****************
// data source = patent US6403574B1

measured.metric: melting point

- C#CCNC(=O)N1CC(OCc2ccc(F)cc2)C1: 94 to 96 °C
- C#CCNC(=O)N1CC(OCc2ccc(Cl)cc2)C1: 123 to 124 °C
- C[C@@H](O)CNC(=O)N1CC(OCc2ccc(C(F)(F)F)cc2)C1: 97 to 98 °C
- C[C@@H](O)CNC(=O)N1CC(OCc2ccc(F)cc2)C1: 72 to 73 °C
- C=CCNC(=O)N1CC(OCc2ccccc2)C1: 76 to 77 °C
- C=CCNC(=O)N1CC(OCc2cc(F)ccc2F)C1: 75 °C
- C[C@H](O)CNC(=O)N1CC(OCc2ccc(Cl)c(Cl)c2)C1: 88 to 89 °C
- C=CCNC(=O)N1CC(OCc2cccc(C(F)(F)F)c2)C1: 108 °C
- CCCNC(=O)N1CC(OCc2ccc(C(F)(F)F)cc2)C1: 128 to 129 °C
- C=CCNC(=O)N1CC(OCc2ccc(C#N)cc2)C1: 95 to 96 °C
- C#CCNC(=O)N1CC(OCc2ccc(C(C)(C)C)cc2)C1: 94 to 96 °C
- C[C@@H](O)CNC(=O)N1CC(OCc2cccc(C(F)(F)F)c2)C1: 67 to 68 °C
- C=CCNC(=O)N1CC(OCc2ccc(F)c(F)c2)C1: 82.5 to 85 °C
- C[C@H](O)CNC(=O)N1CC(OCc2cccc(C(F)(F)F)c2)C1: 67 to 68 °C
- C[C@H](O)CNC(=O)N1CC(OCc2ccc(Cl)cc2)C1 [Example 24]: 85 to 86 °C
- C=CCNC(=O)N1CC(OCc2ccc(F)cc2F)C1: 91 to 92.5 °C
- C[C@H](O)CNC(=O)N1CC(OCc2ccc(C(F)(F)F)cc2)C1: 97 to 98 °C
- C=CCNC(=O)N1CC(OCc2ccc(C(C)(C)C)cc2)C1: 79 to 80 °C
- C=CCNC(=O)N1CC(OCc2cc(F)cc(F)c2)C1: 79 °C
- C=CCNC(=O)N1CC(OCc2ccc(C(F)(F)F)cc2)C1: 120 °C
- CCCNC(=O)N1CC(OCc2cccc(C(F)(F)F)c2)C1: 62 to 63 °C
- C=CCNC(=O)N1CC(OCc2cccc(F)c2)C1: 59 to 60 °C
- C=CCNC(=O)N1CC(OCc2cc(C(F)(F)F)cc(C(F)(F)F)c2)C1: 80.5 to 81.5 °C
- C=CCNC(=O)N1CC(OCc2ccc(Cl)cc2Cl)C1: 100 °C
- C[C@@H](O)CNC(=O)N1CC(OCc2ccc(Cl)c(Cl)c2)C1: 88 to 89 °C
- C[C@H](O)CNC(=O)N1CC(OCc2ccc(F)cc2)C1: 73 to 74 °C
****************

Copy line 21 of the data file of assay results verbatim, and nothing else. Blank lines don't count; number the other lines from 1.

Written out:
- C=CCNC(=O)N1CC(OCc2cc(F)cc(F)c2)C1: 79 °C